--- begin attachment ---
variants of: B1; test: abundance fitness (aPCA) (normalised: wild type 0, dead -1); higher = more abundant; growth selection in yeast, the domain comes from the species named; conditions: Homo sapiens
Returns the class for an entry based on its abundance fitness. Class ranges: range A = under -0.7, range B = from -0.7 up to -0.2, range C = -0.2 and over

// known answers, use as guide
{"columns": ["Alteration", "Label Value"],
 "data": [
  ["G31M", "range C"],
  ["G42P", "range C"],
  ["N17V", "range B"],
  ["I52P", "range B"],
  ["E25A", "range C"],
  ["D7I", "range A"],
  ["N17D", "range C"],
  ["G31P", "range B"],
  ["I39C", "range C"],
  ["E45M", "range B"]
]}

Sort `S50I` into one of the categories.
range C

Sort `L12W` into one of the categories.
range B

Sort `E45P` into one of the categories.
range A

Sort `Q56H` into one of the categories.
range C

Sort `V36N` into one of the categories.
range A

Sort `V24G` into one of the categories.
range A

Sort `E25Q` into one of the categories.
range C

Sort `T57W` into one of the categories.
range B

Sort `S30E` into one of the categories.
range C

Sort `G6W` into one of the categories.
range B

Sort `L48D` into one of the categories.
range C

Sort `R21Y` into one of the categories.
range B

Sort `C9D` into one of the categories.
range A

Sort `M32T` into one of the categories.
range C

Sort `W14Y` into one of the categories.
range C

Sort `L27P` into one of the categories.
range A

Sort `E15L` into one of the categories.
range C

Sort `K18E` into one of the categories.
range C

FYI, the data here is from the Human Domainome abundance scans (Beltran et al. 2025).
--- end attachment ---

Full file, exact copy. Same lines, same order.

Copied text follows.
variants of: B1; test: abundance fitness (aPCA) (normalised: wild type 0, dead -1); higher = more abundant; growth selection in yeast, the domain comes from the species named; conditions: Homo sapiens
Returns the class for an entry based on its abundance fitness. Class ranges: range A = under -0.7, range B = from -0.7 up to -0.2, range C = -0.2 and over

// known answers, use as guide
{"columns": ["Alteration", "Label Value"],
 "data": [
  ["G31M", "range C"],
  ["G42P", "range C"],
  ["N17V", "range B"],
  ["I52P", "range B"],
  ["E25A", "range C"],
  ["D7I", "range A"],
  ["N17D", "range C"],
  ["G31P", "range B"],
  ["I39C", "range C"],
  ["E45M", "range B"]
]}

Sort `S50I` into one of the categories.
range C

Sort `L12W` into one of the categories.
range B

Sort `E45P` into one of the categories.
range A

Sort `Q56H` into one of the categories.
range C

Sort `V36N` into one of the categories.
range A

Sort `V24G` into one of the categories.
range A

Sort `E25Q` into one of the categories.
range C

Sort `T57W` into one of the categories.
range B

Sort `S30E` into one of the categories.
range C

Sort `G6W` into one of the categories.
range B

Sort `L48D` into one of the categories.
range C

Sort `R21Y` into one of the categories.
range B

Sort `C9D` into one of the categories.
range A

Sort `M32T` into one of the categories.
range C

Sort `W14Y` into one of the categories.
range C

Sort `L27P` into one of the categories.
range A

Sort `E15L` into one of the categories.
range C

Sort `K18E` into one of the categories.
range C

FYI, the data here is from the Human Domainome abundance scans (Beltran et al. 2025).